In further embodiments, a resilient outer coating may be provided over the exercising weight, or a resilient layer may be interposed between outer layers of the weight. This would serve to protect the user and would also, for example, minimize damage resulting from an exercising weight being dropped on a hard surface. Also, a variety of different surfaces may be provided such as a simple painted or coloured finish, a fabric, or even a fur or pile finish.
Also, the grip portion may be provided with external padding to make the cross member 16 or side members 18 and 19 more comfortable for gripping by a user. Also, a sleeve may be rotatably mounted on the cross member so that during, for example, lifting exercises where the hand of the user defines an arc, the cross member 16 does not rotate in direct contact with the palm of the hand of the user.
In use, the exercising weight 10 can be used in a variety of conventional dumbbell exercises, the weight 10 being held, with one hand, by the cross member 16, or with both hands, by the side members 18, 20. The side members 8, 19 may also be grasped by one hand for leverage exercises. The provision of the opening 24 also allows a user to place a foot through the grip portion such that the exercising weight 10 may be used for exercises such as leg lifts, where the user lies flat and, with a straight leg, lifts a weight attached to the foot.
For many of the traditional dumbbell exercises, the exercising weight 10 offers numerous advantages, including the location of the centre of gravity of the weight below, the hand of the user as the weight 10 will normally hand down from the grip portion and the hand of the user. Also, the absence of large diameter discs extending to either side of the hand, allows exercises such as curls to be followed through until the weight-supporting hand is touching the shoulder. In addition, in exercises such as curls, the configuration of the exercising weight leads to the centre of gravity remaining further from the body throughout the exercise and thus providing more resistance than would be normally available with a dumbbell of equal weight, especially during the upper stages of the exercise.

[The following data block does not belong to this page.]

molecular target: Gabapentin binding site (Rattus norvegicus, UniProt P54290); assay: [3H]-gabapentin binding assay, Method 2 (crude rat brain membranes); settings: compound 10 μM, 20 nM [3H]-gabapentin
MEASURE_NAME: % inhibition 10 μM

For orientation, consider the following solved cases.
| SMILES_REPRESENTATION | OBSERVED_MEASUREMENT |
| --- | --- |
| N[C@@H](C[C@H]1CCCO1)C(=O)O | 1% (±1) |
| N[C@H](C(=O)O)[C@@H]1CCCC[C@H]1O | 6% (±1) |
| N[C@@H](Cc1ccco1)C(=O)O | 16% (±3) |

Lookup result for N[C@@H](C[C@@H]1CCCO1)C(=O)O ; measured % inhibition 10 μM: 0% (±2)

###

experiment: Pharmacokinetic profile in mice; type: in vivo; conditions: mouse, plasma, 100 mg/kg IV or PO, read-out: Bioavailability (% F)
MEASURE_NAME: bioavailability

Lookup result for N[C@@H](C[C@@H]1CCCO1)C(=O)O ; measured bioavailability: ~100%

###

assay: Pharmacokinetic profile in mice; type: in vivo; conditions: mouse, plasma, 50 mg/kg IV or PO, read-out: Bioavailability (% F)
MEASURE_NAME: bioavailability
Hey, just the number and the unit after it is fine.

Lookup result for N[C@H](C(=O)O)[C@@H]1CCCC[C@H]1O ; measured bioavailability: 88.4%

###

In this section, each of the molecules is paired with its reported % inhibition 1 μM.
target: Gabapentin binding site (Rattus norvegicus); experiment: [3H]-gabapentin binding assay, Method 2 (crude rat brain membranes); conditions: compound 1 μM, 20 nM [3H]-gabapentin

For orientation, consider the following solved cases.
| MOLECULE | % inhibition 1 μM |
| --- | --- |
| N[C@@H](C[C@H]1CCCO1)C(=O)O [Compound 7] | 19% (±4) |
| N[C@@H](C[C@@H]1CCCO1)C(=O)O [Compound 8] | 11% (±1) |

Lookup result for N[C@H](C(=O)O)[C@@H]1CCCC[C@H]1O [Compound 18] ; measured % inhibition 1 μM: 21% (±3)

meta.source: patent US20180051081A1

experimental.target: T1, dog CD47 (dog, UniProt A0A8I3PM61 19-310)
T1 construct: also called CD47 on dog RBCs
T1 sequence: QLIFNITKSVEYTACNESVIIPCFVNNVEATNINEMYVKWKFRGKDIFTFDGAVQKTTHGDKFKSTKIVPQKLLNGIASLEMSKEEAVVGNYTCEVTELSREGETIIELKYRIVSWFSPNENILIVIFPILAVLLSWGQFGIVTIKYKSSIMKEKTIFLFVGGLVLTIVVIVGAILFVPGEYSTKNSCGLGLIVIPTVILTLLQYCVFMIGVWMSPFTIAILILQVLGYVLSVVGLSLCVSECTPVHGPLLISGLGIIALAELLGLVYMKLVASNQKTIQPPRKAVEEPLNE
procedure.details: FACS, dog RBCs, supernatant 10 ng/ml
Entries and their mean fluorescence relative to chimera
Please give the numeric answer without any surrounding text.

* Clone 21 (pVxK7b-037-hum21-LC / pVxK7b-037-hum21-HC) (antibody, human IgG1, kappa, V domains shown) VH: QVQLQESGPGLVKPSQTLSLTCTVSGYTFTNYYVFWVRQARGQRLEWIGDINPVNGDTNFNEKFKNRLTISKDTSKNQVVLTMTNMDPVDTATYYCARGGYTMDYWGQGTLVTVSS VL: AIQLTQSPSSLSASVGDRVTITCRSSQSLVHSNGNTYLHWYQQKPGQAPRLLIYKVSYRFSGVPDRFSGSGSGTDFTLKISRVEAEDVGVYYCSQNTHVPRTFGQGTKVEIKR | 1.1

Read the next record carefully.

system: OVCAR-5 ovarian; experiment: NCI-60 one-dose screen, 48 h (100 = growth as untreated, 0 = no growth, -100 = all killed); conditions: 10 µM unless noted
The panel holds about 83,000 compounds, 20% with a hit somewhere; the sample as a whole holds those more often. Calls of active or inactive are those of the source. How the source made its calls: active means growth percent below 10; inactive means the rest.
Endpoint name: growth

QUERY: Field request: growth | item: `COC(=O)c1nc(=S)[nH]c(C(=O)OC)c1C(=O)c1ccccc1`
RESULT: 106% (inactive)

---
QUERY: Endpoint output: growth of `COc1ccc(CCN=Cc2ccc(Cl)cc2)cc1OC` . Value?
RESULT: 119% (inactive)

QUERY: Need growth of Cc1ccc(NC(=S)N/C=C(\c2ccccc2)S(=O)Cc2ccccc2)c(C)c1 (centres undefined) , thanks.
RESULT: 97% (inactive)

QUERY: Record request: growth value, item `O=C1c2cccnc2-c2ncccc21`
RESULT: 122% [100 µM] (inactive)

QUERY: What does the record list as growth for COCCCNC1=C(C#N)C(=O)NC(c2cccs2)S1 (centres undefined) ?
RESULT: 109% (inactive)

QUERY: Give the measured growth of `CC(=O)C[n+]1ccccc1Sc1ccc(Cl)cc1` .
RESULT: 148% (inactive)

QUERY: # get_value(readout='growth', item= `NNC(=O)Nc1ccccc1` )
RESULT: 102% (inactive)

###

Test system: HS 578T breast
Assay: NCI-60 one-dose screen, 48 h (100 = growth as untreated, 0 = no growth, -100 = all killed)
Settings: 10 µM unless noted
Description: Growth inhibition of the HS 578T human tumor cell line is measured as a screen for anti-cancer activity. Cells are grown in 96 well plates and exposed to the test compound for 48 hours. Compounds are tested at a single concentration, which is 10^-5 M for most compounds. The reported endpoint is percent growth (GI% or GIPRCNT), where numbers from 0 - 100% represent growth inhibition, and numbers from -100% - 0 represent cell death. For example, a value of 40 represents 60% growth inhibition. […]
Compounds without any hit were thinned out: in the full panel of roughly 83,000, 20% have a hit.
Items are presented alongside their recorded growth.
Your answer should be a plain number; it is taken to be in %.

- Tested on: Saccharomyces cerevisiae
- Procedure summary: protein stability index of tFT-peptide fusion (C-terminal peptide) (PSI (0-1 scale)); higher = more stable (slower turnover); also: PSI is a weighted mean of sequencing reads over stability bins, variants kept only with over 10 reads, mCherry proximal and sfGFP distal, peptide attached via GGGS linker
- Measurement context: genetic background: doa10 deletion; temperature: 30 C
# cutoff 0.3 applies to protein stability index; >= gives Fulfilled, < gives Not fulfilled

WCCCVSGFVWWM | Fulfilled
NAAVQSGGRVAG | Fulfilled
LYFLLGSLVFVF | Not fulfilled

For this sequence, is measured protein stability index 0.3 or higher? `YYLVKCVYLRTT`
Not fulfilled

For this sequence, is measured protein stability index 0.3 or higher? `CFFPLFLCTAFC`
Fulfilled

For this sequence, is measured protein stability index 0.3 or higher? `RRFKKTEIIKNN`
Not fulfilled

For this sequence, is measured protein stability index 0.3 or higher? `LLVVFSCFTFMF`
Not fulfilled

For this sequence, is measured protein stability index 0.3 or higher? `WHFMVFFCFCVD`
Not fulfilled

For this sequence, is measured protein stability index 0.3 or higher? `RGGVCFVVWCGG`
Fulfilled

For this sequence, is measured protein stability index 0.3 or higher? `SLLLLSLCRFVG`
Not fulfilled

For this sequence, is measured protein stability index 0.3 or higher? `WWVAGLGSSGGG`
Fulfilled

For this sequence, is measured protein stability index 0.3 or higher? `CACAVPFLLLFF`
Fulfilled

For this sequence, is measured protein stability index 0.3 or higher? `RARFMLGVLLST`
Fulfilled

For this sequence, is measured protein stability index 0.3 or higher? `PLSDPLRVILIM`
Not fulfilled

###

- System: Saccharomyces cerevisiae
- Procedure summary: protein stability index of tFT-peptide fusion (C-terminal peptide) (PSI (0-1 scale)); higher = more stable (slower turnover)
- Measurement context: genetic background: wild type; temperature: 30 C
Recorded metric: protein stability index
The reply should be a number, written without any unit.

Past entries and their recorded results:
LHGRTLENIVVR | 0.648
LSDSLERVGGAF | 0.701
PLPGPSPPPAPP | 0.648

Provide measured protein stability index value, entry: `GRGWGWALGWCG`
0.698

The configuration of the exercising weight also allows the weight to be easily mounted to, for example, waist straps to use in "squats" or to wrist straps to permit amputees or the physically disadvantaged to lift and exercise with the weights. The provision of an upwardly projecting grip portion also allows the exercising weight to be easily picked up or lifted from a floor surface, and facilitates the use of the weight by users who may be wheelchair-bound or who are otherwise best able to exercise in a seated position.
Thus, it may be seen that the exercising weight provides a convenient and easily used weight, avoiding many of the problems and disadvantages associated with a conventional dumbbell.